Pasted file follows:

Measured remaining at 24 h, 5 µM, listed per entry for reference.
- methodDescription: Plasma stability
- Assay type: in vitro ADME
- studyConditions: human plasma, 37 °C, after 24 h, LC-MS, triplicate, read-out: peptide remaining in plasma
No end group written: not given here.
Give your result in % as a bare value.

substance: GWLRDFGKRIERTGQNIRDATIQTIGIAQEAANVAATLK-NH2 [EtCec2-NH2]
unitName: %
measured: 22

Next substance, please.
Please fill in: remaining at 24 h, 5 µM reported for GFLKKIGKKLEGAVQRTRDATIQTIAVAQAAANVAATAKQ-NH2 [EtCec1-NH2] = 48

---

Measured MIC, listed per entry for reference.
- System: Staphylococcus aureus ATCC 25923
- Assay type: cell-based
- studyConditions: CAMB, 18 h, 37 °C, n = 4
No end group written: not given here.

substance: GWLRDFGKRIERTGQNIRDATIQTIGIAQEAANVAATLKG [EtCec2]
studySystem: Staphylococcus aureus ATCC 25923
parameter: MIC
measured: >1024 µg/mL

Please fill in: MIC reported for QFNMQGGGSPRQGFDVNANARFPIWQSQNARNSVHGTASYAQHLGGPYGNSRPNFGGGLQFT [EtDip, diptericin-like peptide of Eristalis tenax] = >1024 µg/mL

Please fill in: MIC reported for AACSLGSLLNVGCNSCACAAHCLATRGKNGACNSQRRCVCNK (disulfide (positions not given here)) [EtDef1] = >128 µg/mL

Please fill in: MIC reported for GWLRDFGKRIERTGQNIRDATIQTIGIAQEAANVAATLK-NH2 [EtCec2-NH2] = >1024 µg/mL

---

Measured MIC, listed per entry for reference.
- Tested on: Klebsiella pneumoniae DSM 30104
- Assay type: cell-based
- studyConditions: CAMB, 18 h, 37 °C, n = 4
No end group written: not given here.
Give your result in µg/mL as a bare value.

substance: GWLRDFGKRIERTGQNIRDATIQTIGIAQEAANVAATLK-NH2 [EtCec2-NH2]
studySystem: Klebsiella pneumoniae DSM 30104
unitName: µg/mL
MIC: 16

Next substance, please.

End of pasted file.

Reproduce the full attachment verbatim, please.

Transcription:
Measured remaining at 24 h, 5 µM, listed per entry for reference.
- methodDescription: Plasma stability
- Assay type: in vitro ADME
- studyConditions: human plasma, 37 °C, after 24 h, LC-MS, triplicate, read-out: peptide remaining in plasma
No end group written: not given here.
Give your result in % as a bare value.

substance: GWLRDFGKRIERTGQNIRDATIQTIGIAQEAANVAATLK-NH2 [EtCec2-NH2]
unitName: %
measured: 22

Next substance, please.
Please fill in: remaining at 24 h, 5 µM reported for GFLKKIGKKLEGAVQRTRDATIQTIAVAQAAANVAATAKQ-NH2 [EtCec1-NH2] = 48

---

Measured MIC, listed per entry for reference.
- System: Staphylococcus aureus ATCC 25923
- Assay type: cell-based
- studyConditions: CAMB, 18 h, 37 °C, n = 4
No end group written: not given here.

substance: GWLRDFGKRIERTGQNIRDATIQTIGIAQEAANVAATLKG [EtCec2]
studySystem: Staphylococcus aureus ATCC 25923
parameter: MIC
measured: >1024 µg/mL

Please fill in: MIC reported for QFNMQGGGSPRQGFDVNANARFPIWQSQNARNSVHGTASYAQHLGGPYGNSRPNFGGGLQFT [EtDip, diptericin-like peptide of Eristalis tenax] = >1024 µg/mL

Please fill in: MIC reported for AACSLGSLLNVGCNSCACAAHCLATRGKNGACNSQRRCVCNK (disulfide (positions not given here)) [EtDef1] = >128 µg/mL

Please fill in: MIC reported for GWLRDFGKRIERTGQNIRDATIQTIGIAQEAANVAATLK-NH2 [EtCec2-NH2] = >1024 µg/mL

---

Measured MIC, listed per entry for reference.
- Tested on: Klebsiella pneumoniae DSM 30104
- Assay type: cell-based
- studyConditions: CAMB, 18 h, 37 °C, n = 4
No end group written: not given here.
Give your result in µg/mL as a bare value.

substance: GWLRDFGKRIERTGQNIRDATIQTIGIAQEAANVAATLK-NH2 [EtCec2-NH2]
studySystem: Klebsiella pneumoniae DSM 30104
unitName: µg/mL
MIC: 16

Next substance, please.